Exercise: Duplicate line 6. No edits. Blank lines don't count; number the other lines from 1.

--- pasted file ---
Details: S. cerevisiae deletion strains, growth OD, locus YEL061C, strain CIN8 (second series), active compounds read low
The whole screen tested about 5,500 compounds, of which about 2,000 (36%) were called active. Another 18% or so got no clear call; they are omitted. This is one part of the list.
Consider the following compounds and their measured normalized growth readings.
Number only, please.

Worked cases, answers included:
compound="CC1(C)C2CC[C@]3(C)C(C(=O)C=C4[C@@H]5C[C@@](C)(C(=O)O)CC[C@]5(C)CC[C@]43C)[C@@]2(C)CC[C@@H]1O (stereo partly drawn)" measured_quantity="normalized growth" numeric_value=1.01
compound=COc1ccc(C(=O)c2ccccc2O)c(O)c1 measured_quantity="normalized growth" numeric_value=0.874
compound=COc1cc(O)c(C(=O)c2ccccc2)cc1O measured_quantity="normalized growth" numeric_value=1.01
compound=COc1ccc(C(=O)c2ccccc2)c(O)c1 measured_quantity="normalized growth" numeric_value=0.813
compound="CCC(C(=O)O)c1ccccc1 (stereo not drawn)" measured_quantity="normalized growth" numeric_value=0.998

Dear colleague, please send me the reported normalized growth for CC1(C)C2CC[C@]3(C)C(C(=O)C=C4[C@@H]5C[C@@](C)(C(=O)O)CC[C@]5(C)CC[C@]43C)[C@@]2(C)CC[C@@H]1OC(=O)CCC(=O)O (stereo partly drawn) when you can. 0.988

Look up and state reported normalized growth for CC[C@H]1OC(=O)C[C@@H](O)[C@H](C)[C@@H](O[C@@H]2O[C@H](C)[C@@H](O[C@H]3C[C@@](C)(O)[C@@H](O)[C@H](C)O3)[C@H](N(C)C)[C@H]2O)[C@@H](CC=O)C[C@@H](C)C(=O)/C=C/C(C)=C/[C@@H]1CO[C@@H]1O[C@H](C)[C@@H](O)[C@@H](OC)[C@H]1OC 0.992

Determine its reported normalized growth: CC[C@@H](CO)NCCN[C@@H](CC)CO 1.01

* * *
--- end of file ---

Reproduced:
compound="CC1(C)C2CC[C@]3(C)C(C(=O)C=C4[C@@H]5C[C@@](C)(C(=O)O)CC[C@]5(C)CC[C@]43C)[C@@]2(C)CC[C@@H]1O (stereo partly drawn)" measured_quantity="normalized growth" numeric_value=1.01